Step 4: operation 

Once a climate protection project has undergone all these steps, the real work is just getting started – because we are committed to making the project a success in the long term. That means, for example, not just planting trees or distributing improved stoves, but also ensuring that the trees grow for many years and the stoves are used for longer. 

Monitoring and reporting 

The most important tool for reviewing long-term project progress is monitoring. All the parameters defined in the project design for determining emissions reduction according to the requirements of the standard are gathered anew each year. This data (monitoring parameters) and the resulting calculation of emissions reduction achieved are recorded by myclimate and the project partners in a monitoring report (reporting).   

Verification and certification 

The annual reports are then verified by independent, recognised audit organisations like SGS or TÜV. For land use and forestry projects, this verification occurs every five years. Only when the monitoring reports are verified externally are they also reviewed by the standard. The standard then issues the CO₂ reduction certificates (certification) in the amount of the emissions reduction determined by monitoring reports. As a result, myclimate ensures that the impact on the environment, society and the economy are sustainable and that the climate protection is effective. 

As well as monitoring the project continuously, we regularly update the initial due diligence process to keep track of changes in the situation on the ground and where necessary respond to them. Changes can happen any time – there might be a shift in the structures of the partner organisation or the political situation in the project country, or the project might not be progressing as hoped – this is why regular updates are important. In the event of changes we assess how we should respond, the measures required to advance with the project, and in extreme cases whether we need to bring the project to a close.


What happens to the projects "afterwards"? 

The aim is usually for a project to be able to exist independently of CO2 certificates in the long term. However, there are basically three options:
- The project has been completed and the measure can be continued on a self-sustaining basis (sustainable business model).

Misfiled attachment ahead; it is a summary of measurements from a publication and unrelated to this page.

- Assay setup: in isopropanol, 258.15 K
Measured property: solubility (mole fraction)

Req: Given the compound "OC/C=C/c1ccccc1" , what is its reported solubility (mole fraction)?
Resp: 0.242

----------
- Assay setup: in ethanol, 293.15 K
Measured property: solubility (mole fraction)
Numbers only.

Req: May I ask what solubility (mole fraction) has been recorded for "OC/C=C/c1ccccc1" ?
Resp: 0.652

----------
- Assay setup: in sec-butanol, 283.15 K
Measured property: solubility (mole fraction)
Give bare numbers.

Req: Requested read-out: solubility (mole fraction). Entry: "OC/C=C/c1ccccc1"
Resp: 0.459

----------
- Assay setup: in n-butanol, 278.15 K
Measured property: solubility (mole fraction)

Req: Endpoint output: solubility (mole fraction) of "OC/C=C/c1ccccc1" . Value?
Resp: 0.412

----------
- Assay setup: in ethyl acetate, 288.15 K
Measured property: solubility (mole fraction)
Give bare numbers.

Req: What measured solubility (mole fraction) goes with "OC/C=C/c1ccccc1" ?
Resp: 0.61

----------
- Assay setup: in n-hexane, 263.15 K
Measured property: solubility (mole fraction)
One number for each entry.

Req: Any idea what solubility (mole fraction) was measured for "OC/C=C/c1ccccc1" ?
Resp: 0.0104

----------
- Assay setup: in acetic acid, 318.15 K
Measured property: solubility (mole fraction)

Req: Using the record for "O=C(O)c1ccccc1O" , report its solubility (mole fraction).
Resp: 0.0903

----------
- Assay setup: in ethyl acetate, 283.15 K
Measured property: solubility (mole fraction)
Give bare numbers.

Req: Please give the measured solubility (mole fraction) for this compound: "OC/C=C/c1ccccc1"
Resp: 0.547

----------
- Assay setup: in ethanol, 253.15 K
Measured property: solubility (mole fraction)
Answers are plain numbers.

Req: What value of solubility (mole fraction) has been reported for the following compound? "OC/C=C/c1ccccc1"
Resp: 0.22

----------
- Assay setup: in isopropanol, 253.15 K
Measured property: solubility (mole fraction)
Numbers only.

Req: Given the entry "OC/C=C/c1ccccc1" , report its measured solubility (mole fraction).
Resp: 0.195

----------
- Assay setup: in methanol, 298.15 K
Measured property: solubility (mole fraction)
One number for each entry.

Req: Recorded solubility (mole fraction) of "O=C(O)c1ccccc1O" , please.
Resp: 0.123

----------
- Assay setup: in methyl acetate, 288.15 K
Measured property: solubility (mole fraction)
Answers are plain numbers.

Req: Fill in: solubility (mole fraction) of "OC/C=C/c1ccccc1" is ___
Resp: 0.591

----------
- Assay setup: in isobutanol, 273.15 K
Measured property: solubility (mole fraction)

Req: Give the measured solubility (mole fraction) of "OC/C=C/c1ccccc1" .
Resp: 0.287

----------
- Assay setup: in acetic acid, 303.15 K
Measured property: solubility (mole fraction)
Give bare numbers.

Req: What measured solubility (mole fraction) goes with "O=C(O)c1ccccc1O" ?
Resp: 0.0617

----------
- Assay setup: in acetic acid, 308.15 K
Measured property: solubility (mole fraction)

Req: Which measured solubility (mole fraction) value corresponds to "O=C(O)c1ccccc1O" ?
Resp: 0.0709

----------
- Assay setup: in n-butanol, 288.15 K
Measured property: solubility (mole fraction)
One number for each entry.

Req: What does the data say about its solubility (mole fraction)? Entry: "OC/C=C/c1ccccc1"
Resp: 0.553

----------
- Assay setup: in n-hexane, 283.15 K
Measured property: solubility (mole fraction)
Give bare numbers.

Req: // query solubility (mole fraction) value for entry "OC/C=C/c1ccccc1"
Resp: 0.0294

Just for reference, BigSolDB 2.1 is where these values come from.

- The project partner continues the project with other sources of funding, e.g. grants or with the help of other project developers.
- The project itself has been completed and has achieved its objectives.

Performance-based payment to the project partners

If the monitoring of ongoing project operations yields positive results, the emissions reduction certificates are generated in the registry of the official standard in question (for example, Gold Standard or Plan Vivo). These CO₂ certificates are then transferred to the account (registry) of myclimate. If our customers decide to support our climate protection projects with financing through emissions certificates, these certificates are retired in the myclimate registry. This ensures that each certificate is only used once. The money that myclimate collects for this goes to the project fund illustrated in Fig. 1, from which myclimate can pay out climate protection contributions to the projects it supports.  

The project partners only receive payment in the amount of the emissions reductions that the project has achieved in the previous year (see: Can I be sure that my money really reduces the promised amount of CO2?).  

This ensures that project partners on the ground are motivated to ensure long-term project success. In the end, this has a positive effect on the climate as well as the sustainable development of the project. At the same time it prevents large payments to project partners at the beginning of the project, which could disincentivise long-term implementation.  

For some projects, financing over the entire term of the project is not always suitable – for example, the financing requirement at the beginning of the project might be higher than ongoing costs in the ensuing years. If, for example, implementation requires water filter systems at the beginning of the project – something that project partners are often unable to finance on their own upfront – myclimate will facilitate upfront payments. In these cases, myclimate carefully weighs up the risks and the amount of the upfront payment to strike the right balance between payments required for implementation and long-term incentives for emissions reduction. 

As a charitable foundation, myclimate ensures that at least 80 per cent of the climate protection contributions paid for project development and implementation are used (see: Use of funds). This 80 per cent goes to the myclimate project fund that is used for project development and implementation. The remainder – a maximum of 20 per cent – is used to cover operational and internal costs (see graphic). 

However, in recent years internal costs have been lower, which means we are able to ensure even greater climate protection. This is because, as a foundation, we invest surplus gains directly into meaningful and effective projects. 

Overall, the project review process is highly extensive and time-consuming, but absolutely necessary. Closely scrutinised project ideas that comply with myclimate standards are the basis for successful climate protection financing.